Sometimes, as we’ve just read, corporate citizenship comes from a collection of people or departments within a company. Other times it’s driven by one individual, a business owner who is dedicated to giving back to the community. A noteworthy example in McKinney is Jim Collins, owner of El Chico Café at 1222 N. Central Expressway.
I saw firsthand Collins’ gregariousness and friendly manner, and it was easy to understand why so many civic and business groups feel comfortable holding meetings, dinners, and ceremonies at El Chico. Collins makes each group feel valued and he, in turn, shows his genuine appreciation for them by providing a warm, welcoming facility.
Throughout the year, numerous groups benefit from El Chico’s hospitality, from McKinney ISD teachers who enjoy appreciation luncheons at the restaurant to business groups, civic organizations and nonprofits.
Such warm hospitality is a tradition Collins implemented more than two decades ago. El Chico has been owned and managed by Collins in the same location for 25 years. In fact, on a day I visited the restaurant, several people walked over to say hello to Collins, including a patron who said she’s been eating at El Chico – and cherishing her friendship with its owner – several times a week for nearly that entire span of time.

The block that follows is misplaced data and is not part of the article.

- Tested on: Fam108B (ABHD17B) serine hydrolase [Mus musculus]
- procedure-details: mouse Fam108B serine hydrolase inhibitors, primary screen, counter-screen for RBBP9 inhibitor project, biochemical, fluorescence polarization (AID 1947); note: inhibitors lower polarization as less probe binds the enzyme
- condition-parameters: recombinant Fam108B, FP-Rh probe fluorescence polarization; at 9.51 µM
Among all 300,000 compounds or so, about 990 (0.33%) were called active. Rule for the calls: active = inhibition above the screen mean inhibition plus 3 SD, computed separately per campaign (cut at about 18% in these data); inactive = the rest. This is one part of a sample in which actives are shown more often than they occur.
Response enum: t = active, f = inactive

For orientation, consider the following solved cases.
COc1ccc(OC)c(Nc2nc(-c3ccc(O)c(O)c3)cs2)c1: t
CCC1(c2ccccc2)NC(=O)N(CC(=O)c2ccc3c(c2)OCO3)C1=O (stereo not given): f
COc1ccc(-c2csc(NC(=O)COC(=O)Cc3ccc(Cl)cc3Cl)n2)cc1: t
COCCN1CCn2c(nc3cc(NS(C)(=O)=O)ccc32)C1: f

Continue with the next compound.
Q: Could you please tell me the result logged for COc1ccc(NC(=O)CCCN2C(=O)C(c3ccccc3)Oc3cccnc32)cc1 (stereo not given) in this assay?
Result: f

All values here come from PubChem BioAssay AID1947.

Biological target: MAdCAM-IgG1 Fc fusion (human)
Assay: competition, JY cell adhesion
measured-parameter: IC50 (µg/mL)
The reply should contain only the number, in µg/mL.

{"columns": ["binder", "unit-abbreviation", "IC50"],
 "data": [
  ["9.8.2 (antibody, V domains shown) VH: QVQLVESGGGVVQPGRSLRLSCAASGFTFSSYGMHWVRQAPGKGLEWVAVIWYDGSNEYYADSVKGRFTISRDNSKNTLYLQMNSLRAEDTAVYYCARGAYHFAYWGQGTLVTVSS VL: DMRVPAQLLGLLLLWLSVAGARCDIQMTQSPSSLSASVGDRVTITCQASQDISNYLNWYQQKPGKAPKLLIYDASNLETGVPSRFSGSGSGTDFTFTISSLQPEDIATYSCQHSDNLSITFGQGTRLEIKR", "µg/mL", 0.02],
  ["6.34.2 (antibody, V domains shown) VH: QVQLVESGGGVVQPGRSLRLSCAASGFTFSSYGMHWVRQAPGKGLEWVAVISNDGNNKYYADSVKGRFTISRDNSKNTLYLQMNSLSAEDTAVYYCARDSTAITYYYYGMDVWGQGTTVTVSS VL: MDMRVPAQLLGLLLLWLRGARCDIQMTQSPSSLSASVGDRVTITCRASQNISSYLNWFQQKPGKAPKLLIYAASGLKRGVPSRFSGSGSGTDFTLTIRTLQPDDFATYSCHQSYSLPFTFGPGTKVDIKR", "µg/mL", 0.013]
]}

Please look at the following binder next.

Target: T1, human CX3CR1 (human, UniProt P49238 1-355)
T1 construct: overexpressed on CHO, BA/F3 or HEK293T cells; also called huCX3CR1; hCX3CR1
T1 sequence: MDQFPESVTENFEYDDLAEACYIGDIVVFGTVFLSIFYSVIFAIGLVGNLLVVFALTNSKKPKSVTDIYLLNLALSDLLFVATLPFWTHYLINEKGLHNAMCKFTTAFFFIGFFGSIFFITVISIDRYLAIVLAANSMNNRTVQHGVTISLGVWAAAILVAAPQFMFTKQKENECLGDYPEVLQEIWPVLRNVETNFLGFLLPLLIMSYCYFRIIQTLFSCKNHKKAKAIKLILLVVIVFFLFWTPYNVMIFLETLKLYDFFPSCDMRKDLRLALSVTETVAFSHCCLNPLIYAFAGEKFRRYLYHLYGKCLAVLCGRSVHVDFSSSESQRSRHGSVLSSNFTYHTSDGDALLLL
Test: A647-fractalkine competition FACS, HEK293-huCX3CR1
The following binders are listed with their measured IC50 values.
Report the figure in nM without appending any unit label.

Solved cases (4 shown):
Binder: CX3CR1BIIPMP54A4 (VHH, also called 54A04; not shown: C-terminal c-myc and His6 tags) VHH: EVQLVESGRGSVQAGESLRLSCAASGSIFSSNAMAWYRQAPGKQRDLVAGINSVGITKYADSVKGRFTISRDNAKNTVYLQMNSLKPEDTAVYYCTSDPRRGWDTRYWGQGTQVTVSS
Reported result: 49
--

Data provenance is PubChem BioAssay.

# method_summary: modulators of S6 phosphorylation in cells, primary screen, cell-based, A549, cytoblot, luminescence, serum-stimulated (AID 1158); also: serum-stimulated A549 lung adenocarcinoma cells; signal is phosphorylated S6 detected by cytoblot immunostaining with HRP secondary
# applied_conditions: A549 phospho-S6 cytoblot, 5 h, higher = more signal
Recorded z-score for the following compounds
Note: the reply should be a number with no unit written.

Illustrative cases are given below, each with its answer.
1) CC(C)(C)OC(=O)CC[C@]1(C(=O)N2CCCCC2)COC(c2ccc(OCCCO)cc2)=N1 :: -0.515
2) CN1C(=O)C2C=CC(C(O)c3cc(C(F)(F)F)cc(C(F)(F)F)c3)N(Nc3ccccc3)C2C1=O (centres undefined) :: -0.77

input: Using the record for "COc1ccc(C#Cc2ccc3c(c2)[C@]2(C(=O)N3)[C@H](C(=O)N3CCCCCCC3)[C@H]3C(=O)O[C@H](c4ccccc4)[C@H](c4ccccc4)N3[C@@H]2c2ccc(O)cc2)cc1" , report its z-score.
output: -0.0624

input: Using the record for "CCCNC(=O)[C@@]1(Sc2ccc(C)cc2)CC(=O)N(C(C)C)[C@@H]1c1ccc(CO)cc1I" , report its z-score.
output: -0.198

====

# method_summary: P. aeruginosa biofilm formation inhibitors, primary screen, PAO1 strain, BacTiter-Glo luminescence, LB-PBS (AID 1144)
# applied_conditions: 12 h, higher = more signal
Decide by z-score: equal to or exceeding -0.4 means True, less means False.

The restaurant, under Collins’ leadership, is host to several annual events. Every year, for example, El Chico sponsors the Boys and Girls Club Holiday Dinner. As many as 300 children, along with some parents, attend and receive a hot meal, gifts from local merchants, a visit from Santa, and other holiday festivities. Collins’ interest in assisting the Boys and Girls Club began in the early 1990s when he served on its board and then as finance chair (a six-year stint).